November 9 2015
As the curtain lifts on GFEST, which celebrates creativity (film, art performance) and different sexual identities, we talk to two artist-photographers, Sunil Gupta and Charan Singh about their work and their identity…
SUNIL GUPTA is a legend: he is an artist, photographer, curator, activist and writer who has been working in the area of Black and South Asian politics for over three decades.
His work has been seen in over 90 solo exhibitions and he has written and published widely.
At GFEST: “Asian Future”, he is part of a group exhibition curated by Michael Petry; and the images selected are from a series, called “Love Undetectable” (2009), a project he made in India.
“It’s a look at intimate relationships between two same sex couples – two guys and two women,” he told www.asianculturevulture.com
“The idea is that you look at people through the intimacy between people, rather than seeing them as a ‘social problem’,” he explained.
Gupta, 62 explained that in his experience and activist life he has noticed that, “the whole debate about LGBT (lesbian, gay, bisexual and transgender) frequently, is focused on sociology and nobody talks about the ‘intimacy part’ the ‘relationship part’,” and this is something he wanted to explore in that work.
Since, he was also diagnosed as HIV positive in 1995, Gupta, has also sought to address how intimacy can be depicted between same sex individuals, especially if you have HIV.
The dilemma remains how much or how little to reveal to any potential partner, especially during the early period when being HIV positive was considered to be akin to a death sentence.
Today, after 20 years as a survivor, Gupta is active as ever in South Asian gay politics remarking how in India, rights for the gay community keep going up and down rather like a game of snakes and ladders!
Gupta, who was born in India came to the UK as a teenager, has lived between Canada, UK and India. His interest in photograph came out of his interest in Bollywood and cinema.
“Growing up in India, all we did was watch movies, so still photography was like poor man’s movies. I realised that still photographs could be quite powerful as a tool for change, so I got very interested in social documentary.”
Later, while he was studying photography at the Royal College of Art, he began to travel back to India to take pictures documenting issues of poverty and development, which then extended to gay rights.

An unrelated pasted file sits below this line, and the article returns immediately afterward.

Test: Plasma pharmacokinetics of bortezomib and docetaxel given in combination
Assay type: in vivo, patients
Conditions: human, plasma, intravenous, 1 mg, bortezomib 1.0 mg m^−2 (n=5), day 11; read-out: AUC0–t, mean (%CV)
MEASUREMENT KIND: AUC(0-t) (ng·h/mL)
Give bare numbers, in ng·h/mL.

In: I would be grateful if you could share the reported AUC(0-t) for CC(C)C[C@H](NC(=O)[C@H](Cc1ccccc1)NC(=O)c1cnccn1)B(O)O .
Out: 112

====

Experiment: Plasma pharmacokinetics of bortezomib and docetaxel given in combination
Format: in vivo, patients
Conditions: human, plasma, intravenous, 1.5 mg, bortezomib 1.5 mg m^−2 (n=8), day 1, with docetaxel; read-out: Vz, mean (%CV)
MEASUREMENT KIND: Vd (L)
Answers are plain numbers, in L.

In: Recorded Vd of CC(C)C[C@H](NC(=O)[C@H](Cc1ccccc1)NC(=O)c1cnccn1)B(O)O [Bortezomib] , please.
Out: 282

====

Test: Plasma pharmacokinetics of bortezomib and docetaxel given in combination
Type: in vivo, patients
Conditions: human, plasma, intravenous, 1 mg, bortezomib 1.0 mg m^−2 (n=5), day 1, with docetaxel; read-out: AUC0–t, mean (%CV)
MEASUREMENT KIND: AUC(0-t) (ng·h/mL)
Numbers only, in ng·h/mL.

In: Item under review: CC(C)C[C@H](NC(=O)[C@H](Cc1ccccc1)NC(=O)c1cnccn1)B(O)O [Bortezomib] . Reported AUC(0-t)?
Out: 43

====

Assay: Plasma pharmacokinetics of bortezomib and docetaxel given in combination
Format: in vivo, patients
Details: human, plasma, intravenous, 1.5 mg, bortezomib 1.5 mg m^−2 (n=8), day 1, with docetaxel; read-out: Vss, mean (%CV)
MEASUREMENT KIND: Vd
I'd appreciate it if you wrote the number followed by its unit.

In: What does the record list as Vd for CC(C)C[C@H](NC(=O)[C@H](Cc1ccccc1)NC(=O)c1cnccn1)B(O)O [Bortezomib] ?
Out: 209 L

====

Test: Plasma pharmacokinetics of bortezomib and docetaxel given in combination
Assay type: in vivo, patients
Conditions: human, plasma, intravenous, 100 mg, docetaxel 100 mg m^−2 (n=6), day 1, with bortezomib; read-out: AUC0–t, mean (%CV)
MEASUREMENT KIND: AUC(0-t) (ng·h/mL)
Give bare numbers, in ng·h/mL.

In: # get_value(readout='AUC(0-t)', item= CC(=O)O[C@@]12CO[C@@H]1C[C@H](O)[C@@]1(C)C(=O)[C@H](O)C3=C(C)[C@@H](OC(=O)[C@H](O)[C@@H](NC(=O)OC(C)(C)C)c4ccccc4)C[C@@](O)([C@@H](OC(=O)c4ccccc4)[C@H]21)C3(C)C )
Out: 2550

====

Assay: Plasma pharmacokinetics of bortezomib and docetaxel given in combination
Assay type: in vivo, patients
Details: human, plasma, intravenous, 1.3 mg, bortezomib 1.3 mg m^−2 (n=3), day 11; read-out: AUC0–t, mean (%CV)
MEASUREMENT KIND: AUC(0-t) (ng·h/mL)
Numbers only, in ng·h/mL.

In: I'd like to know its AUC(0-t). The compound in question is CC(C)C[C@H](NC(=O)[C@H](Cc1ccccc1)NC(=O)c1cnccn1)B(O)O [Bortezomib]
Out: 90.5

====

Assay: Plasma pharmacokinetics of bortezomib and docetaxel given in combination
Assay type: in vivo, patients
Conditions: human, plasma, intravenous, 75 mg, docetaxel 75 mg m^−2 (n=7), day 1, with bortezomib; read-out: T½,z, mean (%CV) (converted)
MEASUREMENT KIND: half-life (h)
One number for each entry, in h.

“In England, I got caught up in the whole race politics, the black arts debate – where the issue was that non-white people were so invisible as practitioners – and photography seemed like the natural tool because it shows you very literally who are people are!”.
Meanwhile, emerging artist, Charan Singh, who comes from Delhi was drawn to photographic practice after working for many years in the field of HIV/AIDS in local NGOs.
His work is entitled, “Kothis, Hijras, Giriyas and Others”.
“These are portraits of people from lower caste and class background who do not necessarily identify with gay or lesbian identities, so they are, in Western terms working class men and many of them were married.”
He explained the title means Kothis are underprivileged, homosexual men; Hijras are eunuchs; while Giriyas are partners of hijras and kothis and the terms denote, straight looking, straight-acting working class men with different sexual identities.
The 37-year old, chose to make studio portraits of these people.
“It was a response to Indian photography because in Indian photography you will only see portraits of princes and princess – it’s always upper class people you will see and these were working class people from slums who had never been to school.
“Their visual language is coming from Bollywood, so they are all posing in some or the other pose of Bollywood actress or actor.”
This is part of a large series, but he is only showing five pieces in this exhibition, and is work deals with memory, storytelling and masculinity.
“I made these portraits because this subculture is rarely seen out of its HIV/AIDS victim narratives.”
Singh, has been developing his creativity as a photographer and did his MA at the University for the Creative Arts, Farnham and is currently, undertaking a PhD at the Royal College of Art.
“It will be about queer male identities in India and UK so I will be looking at South Asian Diaspora and I’ll be going back to India to do my research,” he explained.
The other artists feature in GFEST: “Asian Future” are Raju Rage, an interdisciplinary artist, Raisa Kabir, a multidisciplinary artist, weaver and writer and Maya Chowdhry (in collaboration with Sarah Hymas) an inTer-aCtive artist, who writes poetry and makes site specific installations.
- ‘Asian Future‘- (Free entry) November 9-14 at Menier Gallery, 51 Southwark Street London SE1 1RU
- Art critic Anna McNay will chair a debate (free entry, booking advised) on Sexuality and South Asian Identities at Menier Gallery on Saturday, November 14.